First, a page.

Transport across the membrane might occur before, during, or after polysaccharide synthesis. Each of these modes of transport probably occurs in nature, depending on the polysaccharide. In some cases, different sugar moieties incorporated into a polysaccharide may be transported across the membrane by different mechanisms. ECM polysaccharides whose activated sugar precursors are transported before polymerization include the glycan components of extracellular glycoproteins (Spiro, 2002), plant pectins (Mohnen, 2008), and ECM mannans in plants and fungi (Keegstra and Raikhel, 2001; Latgé, 2007; Reyes and Orellana, 2008). These polymers are synthesized in the lumen of secretory pathway compartments from sugar-nucleotides imported from the cytosol by transport proteins. ECM polymers transported across a membrane following at least partial synthesis include bacterial peptidoglycan precursor Lipid II (undecaprenyl-pyrophosphoryl-N-acetylmuramyl-(pentapeptide)-N-acetylglucosamine) and hyaluronan synthesized by “class II” hyaluronan synthases (HSs). These molecules are transported to the extracellular space by a lipid flippase (FtsW) and an ABC (ATP-binding cassette) transporter (such as MRP5), respectively (Schulz et al., 2007; Mohammadi et al., 2011).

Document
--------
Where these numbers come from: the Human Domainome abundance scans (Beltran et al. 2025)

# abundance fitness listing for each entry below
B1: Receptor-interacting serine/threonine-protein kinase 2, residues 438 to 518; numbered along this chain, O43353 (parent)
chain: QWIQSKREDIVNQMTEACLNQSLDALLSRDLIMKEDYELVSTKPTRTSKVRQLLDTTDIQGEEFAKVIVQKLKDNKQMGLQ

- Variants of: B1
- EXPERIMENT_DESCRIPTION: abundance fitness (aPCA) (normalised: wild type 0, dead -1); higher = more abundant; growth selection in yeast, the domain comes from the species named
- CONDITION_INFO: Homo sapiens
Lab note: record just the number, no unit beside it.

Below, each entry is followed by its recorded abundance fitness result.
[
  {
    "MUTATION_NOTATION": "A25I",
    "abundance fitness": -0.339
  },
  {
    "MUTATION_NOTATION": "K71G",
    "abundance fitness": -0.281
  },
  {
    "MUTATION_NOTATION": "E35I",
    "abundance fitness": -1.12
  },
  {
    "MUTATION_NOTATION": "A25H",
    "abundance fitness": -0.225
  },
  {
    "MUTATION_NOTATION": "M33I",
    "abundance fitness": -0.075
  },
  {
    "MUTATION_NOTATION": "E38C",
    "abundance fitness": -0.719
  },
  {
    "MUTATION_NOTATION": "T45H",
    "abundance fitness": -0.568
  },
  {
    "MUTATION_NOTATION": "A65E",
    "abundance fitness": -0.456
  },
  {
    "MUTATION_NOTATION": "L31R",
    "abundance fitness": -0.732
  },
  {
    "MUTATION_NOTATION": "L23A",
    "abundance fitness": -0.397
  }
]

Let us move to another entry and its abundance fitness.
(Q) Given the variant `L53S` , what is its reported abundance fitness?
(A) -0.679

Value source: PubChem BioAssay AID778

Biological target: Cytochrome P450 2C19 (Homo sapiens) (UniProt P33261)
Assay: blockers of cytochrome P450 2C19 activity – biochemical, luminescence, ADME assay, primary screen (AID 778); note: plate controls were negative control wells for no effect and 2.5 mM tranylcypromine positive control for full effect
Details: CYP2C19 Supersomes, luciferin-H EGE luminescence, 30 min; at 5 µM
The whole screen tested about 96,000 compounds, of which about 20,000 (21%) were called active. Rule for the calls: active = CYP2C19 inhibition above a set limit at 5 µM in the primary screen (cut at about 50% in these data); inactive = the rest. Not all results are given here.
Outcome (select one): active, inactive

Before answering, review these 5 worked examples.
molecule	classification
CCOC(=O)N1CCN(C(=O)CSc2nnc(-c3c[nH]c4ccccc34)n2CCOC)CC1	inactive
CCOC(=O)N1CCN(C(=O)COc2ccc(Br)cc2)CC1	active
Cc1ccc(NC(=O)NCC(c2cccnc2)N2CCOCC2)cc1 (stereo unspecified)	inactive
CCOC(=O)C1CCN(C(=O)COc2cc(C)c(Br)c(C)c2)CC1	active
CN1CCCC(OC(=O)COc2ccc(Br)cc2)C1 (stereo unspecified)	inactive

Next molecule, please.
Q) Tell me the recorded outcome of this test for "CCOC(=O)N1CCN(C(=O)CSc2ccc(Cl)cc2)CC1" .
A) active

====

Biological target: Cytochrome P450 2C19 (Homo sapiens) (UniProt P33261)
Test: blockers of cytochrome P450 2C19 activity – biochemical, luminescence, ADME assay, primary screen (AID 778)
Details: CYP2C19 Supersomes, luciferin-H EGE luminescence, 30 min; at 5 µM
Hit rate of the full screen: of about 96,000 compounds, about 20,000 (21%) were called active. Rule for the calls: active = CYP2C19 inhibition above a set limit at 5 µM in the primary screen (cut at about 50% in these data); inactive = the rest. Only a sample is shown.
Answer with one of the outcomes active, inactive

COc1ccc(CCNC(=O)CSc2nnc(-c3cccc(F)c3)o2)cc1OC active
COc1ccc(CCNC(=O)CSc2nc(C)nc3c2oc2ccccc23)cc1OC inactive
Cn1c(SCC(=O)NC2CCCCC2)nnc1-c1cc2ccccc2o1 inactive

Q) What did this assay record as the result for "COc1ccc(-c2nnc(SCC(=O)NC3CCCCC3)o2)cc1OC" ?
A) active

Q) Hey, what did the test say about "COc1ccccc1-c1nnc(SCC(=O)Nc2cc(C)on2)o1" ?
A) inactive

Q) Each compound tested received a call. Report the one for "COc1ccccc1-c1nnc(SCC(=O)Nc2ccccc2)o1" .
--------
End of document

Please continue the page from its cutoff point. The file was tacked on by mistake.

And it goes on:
In contrast to transport that occurs before or after polymer synthesis, this review focuses on another mechanism of transport across the membrane: transport that occurs at the same time as polymer synthesis and directly involves the biosynthetic enzyme. Enzymes that appear to processively synthesize ECM polysaccharides while transporting the polymer across a membrane are present in bacterial, fungal, animal, and plant systems. Such enzymes are referred to hereafter as dual-function GTs. Among the products of dual-function GTs are the some of the most economically and medically important polymers in nature. Included in this list are cellulose, the glucan backbone of the hemicellulose xyloglucan, chitin, much of the hyaluronan produced in animals, and at least two examples of polysaccharides produced by bacterial human pathogens (DeAngelis, 1999; Oglesby et al., 2008).